Interview: All Out War – Mike Score talks “Dying Gods”, living real metalcore

Posted by Morgan Y Evans - Walking Bombs on Tuesday, June 2, 2015 at 9:42 PM (PST)
Photo by Matt Slater

Photo by Matt Slater

For as long as I can remember, All Out War have been the band who can shut up any conversation about crossover “not working”, get a metalhead or hardcore kid to think differently in the face of the undeniable onslaught or remind even the most violent prone, anger processing pit cowboy that the songs they brawl to should still be about something. NYC Bowery Electric release show ought to be nuts.

Mike Score, one of my all time favorite people in the scene, checks in to deliver the knowledge on the much anticipated return DYING GODS. Here’s where to order Dying Gods from All Out War:

And now check out our chat BELOW. \m/

Mike, good to talk. This record is so heavy and has the classic sound but can go toe to fuckin toe with any band today. What has kept the vision in tact over the years? Thank you, Morgan. We just are into what we are doing. There never has been a vision that I know of or can put my finger on. We have bands that influence us like Carnivore, Kreator, Leeway, and Bolt Thrower and we try to bring our take in and create something heavy. I guess in term of keeping the vibe alive, it’s just the love of the music. The writing and recording of Dying Gods was a great experience and we are working on the follow up right now.

I remember some people were startled to learn over the year you’ve taught history. Um, have they read your lyrics?!! haha, but really that’s kind of why I write about metal and hardcore AND politics every day cuz it is all social studies only with a fuckin’ circle pit! Thoughts?

I’ve been teaching for a while now, but long before I was a teacher I was interested in history. History, religious themes, socio-economic injustice, and human apathy have always been topics that have intrigued me and are the major themes in the lyrics of All Out War. I always have been into bands that have something to say, that’s why I was drawn to hardcore.

How did the creation of this record come about? And the title “Dying Gods”?

We got back together with the For Those Who Were Crucified line up with the intention of just playing This Is Hardcore in Philadelphia in 2013. Things just clicked. We got some more offers and then decided to start writing. The writing went great and our friend Clint from Chicago does the label Organized Crime, so he offered to put it out. As far as the title, Dying Gods signifies, not only the death of religion, but also nations, leaders, celebrities or anything held up by the mindless masses and worshiped as a God. The whole thing is crashing down around us, but we don’t see it. We are distracted by trivial things that, at the end of the day, do not really matter. Look at social media and the things people are talking about. The government and the powers that be get over on us while we debate over the latest celebrity, argue over religion, or spit out ignorance.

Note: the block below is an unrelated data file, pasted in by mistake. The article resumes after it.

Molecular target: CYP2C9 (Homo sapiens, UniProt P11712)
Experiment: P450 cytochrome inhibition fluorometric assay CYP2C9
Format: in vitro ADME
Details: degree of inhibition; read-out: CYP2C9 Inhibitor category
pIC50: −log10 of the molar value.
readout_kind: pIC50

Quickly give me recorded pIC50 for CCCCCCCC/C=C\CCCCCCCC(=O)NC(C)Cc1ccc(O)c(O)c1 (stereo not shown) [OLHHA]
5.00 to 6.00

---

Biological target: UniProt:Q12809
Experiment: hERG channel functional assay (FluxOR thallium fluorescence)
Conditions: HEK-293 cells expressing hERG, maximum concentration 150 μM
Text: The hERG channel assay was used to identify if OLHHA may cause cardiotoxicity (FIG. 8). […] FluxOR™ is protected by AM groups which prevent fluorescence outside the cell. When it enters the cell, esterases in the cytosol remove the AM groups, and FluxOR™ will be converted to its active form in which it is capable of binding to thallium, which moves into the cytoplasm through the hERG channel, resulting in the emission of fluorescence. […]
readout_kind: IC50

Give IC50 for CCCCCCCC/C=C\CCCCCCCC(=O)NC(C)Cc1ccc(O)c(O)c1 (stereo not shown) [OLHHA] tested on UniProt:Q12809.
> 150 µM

Looking back on when All Out War, Hatebreed, Beneath The Remains, Painmask, Unbalanced, Inner Dam…that classic 90’s show era at The Chance in Poughkeepsie,NY that more people should know about…How did it feel to get back so much venemously electric love from the crowds?

It was an awesome feeling. A time I will always remember. Those shows were always great, but we can’t dwell in the past. I don’t want to live in the past. There is too much nostalgia. People need to get off their ass and create now. Go to shows now and support what’s out there NOW!! I’m sick of hearing about the past. It was a great time, no doubt about it, but there is so much more to do and so much more to say. I always hate when people say, “I use to be into that.” Or “The scene is dead.” No it’s not, it might be dead for you, but not for me.

Great point and so glad to hear you champion that belief. I totally agree. What are your plans for the band at this point?

We have a lot of things happening. We just played Rain Fest in Seattle and now we are gearing up for our record release shows in Poughkeepsie and NYC. After that we got a show in Connecticut with the Cro-Mags and then This Is Hardcore in Philadelphia. In August we head to Europe for a bunch of dates. We hope to record a full length at some point in the late summer/early fall.

What do you think is a trend in hardcore that people got really wrong?

Thinking hardcore was all about being a tough guy. If you went to shows just to fight, you should have stayed home.


How do you approach a show onstage at a place like, say, The Acheron as opposed to a bigger theater?

The same exact way. I always liked the small shows better, but the big shows are cool too. 8. What is a really funny memory of the band that might show you arne’t just a buncha tough guys? That’s a good question. There are a lot of funny things. Especially, when we went out with Buried Alive and Reach the Sky. I’m trying to think of just one and I can’t. Most of them involved staying at crazy peoples’ houses or apartments. I’m going to stop now before someone reads this and gets offended. Hahaha

Some of the bands who ruled that were really active when you were coming up like Crisis or Stigmata have come and gone, though members remain in the scene in other projects. Any band you remember as being fucknuts insane that never got their due? I mean besides all my bands of course, hahahah.

There are a lot of them, especially from that era. Starkweather always comes to mind, they should have been way bigger.


Darkside is another one and also Disassociate. There were so many great bands that never got there due. People are stupid.


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